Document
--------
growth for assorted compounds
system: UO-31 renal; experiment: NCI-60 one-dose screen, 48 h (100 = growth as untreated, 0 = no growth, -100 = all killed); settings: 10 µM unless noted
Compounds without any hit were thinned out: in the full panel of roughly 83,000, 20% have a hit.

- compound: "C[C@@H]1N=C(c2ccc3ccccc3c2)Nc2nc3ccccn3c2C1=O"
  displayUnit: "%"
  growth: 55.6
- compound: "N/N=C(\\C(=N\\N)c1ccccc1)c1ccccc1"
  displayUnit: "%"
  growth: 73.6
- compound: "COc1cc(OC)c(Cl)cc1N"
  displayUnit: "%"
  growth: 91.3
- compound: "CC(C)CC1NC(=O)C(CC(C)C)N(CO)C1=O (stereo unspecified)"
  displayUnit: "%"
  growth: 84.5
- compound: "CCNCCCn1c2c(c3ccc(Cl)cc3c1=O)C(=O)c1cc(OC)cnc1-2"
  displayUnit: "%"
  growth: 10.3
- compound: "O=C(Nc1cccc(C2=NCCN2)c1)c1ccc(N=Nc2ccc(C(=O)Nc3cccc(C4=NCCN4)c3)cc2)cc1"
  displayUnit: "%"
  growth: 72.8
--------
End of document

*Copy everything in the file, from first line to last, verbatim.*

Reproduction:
growth for assorted compounds
system: UO-31 renal; experiment: NCI-60 one-dose screen, 48 h (100 = growth as untreated, 0 = no growth, -100 = all killed); settings: 10 µM unless noted
Compounds without any hit were thinned out: in the full panel of roughly 83,000, 20% have a hit.

- compound: "C[C@@H]1N=C(c2ccc3ccccc3c2)Nc2nc3ccccn3c2C1=O"
  displayUnit: "%"
  growth: 55.6
- compound: "N/N=C(\\C(=N\\N)c1ccccc1)c1ccccc1"
  displayUnit: "%"
  growth: 73.6
- compound: "COc1cc(OC)c(Cl)cc1N"
  displayUnit: "%"
  growth: 91.3
- compound: "CC(C)CC1NC(=O)C(CC(C)C)N(CO)C1=O (stereo unspecified)"
  displayUnit: "%"
  growth: 84.5
- compound: "CCNCCCn1c2c(c3ccc(Cl)cc3c1=O)C(=O)c1cc(OC)cnc1-2"
  displayUnit: "%"
  growth: 10.3
- compound: "O=C(Nc1cccc(C2=NCCN2)c1)c1ccc(N=Nc2ccc(C(=O)Nc3cccc(C4=NCCN4)c3)cc2)cc1"
  displayUnit: "%"
  growth: 72.8